African Black soap was prepared with little or no modifications according to literature [6]. Prepared palm kernel oil
got from palm kernel seeds and cocoa pods were locally sourced for at a town called Ifeodan, Osun State, Nigeria.
All other chemicals and solvents were purchased as analytical grades from Sigma-Aldrich and SAARChem.
Instrumentation
The Infrared spectra were recorded as KBR plates on a Nicolet Avatar FTIR 330 spectrophotometer. A pH meter
was used for determining the pH.
Preparation of the black soap
This was prepared with little or no modifications as previously reported [6]. The prepared black soap was left for
about three days in the mold in order to solidify. The finished product was soft and really malleable. When the soap
was set, it was divided into five portions. Different naturally occurring beauty enhancing organic compounds were
added as additives into four of the soap portions in separate labeled containers, followed by pounding manually with
a pestle and mortar. Sample 1 contained 12.50 g of the black soap without any additive. Sample 2 contained half
table spoon of squeezed aloe vera pounded with 12.50 g of the black soap; Sample 3 contained 0.7 g of cam wood
pounded with 12.50 g of the black soap; Sample 4 contained 7 drops of lime pounded with 12.50 g of the black soap
and Sample 5 had half table spoon of honey mixed with 0.7 g of Shea butter pounded with 12.50 g of the black soap.
Biological
Antimicrobial screening:
Sample preparation and media used: 15.2 g of agar Mueller Hinton agar was measured into a 500 ml conical
flask, 400 ml of distilled water was added (shake to dissolve) and the conical flask was covered with cotton wool
and wrapped with aluminum foil paper and labeled. It was autoclaved at a temperature of 121oC for 15 minutes. The
agar was allowed to cool to a temperature of 45°C and aseptically poured into sterile Petri dishes. The dishes were
allowed to solidify with the test bacteria. 0.5 g of the prepared samples was weighed into Mac Cartney bottles and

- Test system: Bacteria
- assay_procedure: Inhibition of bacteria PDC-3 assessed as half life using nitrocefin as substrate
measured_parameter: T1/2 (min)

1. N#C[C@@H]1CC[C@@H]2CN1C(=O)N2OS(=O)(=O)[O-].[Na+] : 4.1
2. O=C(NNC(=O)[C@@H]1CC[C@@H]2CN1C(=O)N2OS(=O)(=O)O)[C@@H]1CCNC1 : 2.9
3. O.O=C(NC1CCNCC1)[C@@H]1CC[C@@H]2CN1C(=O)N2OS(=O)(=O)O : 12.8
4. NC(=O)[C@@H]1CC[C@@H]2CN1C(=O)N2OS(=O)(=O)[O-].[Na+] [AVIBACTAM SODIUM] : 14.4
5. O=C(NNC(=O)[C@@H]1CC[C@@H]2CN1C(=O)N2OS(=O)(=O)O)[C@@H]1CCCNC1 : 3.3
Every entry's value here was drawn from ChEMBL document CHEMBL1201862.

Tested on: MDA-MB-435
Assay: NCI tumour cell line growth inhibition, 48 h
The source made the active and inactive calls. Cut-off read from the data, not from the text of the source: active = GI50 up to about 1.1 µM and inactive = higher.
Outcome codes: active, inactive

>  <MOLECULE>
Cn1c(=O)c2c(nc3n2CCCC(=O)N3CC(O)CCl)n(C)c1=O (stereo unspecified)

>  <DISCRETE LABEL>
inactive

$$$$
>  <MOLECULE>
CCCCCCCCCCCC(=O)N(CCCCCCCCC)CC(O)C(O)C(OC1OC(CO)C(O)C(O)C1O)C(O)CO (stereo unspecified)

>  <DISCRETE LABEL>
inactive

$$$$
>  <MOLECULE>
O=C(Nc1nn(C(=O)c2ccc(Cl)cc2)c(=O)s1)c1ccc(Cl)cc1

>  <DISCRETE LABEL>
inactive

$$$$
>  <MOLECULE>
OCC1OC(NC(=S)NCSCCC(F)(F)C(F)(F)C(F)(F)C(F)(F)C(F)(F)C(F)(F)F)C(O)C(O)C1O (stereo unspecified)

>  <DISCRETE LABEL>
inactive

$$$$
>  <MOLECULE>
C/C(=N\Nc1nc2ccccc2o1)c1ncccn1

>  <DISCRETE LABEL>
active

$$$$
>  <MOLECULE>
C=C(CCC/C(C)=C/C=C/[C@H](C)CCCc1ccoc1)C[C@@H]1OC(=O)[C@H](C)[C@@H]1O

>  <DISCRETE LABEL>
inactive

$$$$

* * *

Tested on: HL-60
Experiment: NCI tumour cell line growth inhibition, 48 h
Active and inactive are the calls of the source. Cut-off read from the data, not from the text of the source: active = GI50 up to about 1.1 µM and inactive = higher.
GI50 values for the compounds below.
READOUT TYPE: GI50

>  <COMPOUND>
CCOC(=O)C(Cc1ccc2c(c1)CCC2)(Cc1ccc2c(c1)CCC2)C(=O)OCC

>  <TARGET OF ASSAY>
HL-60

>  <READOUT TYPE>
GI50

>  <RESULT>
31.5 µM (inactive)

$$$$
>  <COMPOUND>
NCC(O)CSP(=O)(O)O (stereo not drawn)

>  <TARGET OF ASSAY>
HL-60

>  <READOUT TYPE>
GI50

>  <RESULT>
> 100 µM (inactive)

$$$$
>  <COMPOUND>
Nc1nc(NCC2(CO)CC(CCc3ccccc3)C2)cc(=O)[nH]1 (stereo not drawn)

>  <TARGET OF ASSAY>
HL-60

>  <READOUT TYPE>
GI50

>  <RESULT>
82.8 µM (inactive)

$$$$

2.5 ml of distilled water was measured into the bottle and allowed to dissolve. Sterile filter paper disc (7 mm in
diameter) was then placed inside the dissolved soap mixture and allowed to soak for 10 minutes. The plates were
then inoculated with the test bacteria using the spread plate method with a sterile swab stick. The test bacteria were
Staphylococus aureus, Escherichia coli, Bacilus sp, and Pseudomonas aeruginosa. The inoculated plates were kept
on the work bench for 1hour before further work was carried out. The soaked discs were picked using forceps
sterilized by flaming and placed aseptically on the inoculated Petri dishes. The discs were allowed to stick on to the
surface of the agar medium before incubation. The plates were incubated at 37°C for 24 hours and antibacterial
activity of the soap was measured as diameter of zones of inhibition surrounding the impregnated filter paper discs.
Zones of inhibition were measured in mm [7,8].
RESULTS AND DISCUSSION
According to Dunn, 2010, the reaction for the preparation of African black soap is presented below as Equation 1
(Figure 1).
Lauric Acid Black Soap (BL) Glycerol
Equation 1: Preparation of African Black Soap (BL)
AA Ikotun et al J. Chem. Pharm. Res., 2017, 9(5):354-359
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356
Figure 1: Structure of Black Soap (BL) [6]
pH Determinations
Table 1 shows the pH values of all the samples. Sample 1 containing black soap without any additive was the least
basic with the pH value of 8.90. Sample 2 made of black soap with aloe vera had a pH value of 9.14; Sample 3 made
of black soap with camwood had a value of 9.10; Sample 4 made of black soap with lime had a value of 9.73 and
Sample 5 made of black soap, honey and shea butter had a pH value of 9.78.
Phytochemical Screening Analysis
Table 2 presents the results of the phytochemical screenings of the soap samples. Saponins, flavonoids and
terpenoids were found present in Sample 1. Only terpenoids were found in Samples 2 and 3, while flavonoids and
terpenoids were also found in Samples 4 and 5.
Table 1: pH values of the black soap samples
Samples
Additives
pH values
1
Black Soap without additives
8.9
2
Aloe Vera
9.14
3
Cam wood
9.1
4
Lime
9.73
5
Honey and shea butter
9.78
Note: pH of normal water used = 7.4
Table 2: Results of phytochemical screenings of the black soap samples
Tanins
Saponins
Flavoniods
Steriods
Terpeniods
-
+
+
-
+
-
-
-
-
+
-
-
-
-
+
-
-
+
-
+
-
-
+
-
+
Note: + = Present, - = Absent
Table 3: FTIR spectra analyses of the metal complexes and black soap
Compounds
υ (OH) (cm-1)
υ (C-H) (cm-1)
υ (C=O) (cm-1)
υ (C-O) (cm-1)
Others
C11H23COO-K+ (BL; Sample 1)
3345 bs
2918 s
1668 s
1379 s
1416 s
2851 s
1560 s
2957 sh
Sample 2
3404 bm
2918 s
1653 s
1379 s
1418 s
2851 s
1562s
2957 sh
Sample 3
3312 bs
2918 s
1668 s
1379 s
1418 s
2851 s
1562 s
Sample 4
3341 bs
2918 s
1665 s
1381 m
1416 s
2851 s
1562 s
Sample 5
3387 bs
2918 s
1653 s
1379 sh
1416 s
2851 s
1562 s
Note: s - strong, m - medium, b - broad, bs - broad strong, bm - broad medium, sh - shoulder
Infrared Spectra Analysis
The FTIR spectra analyses of the prepared black soap (BL) and its modified samples have been presented as Table
3. The characteristic vibrational frequencies have been identified by comparing the spectra of the modified samples
with that of black soap [6]. There are two potential donor sites in black soap. These are the keto-oxygen and the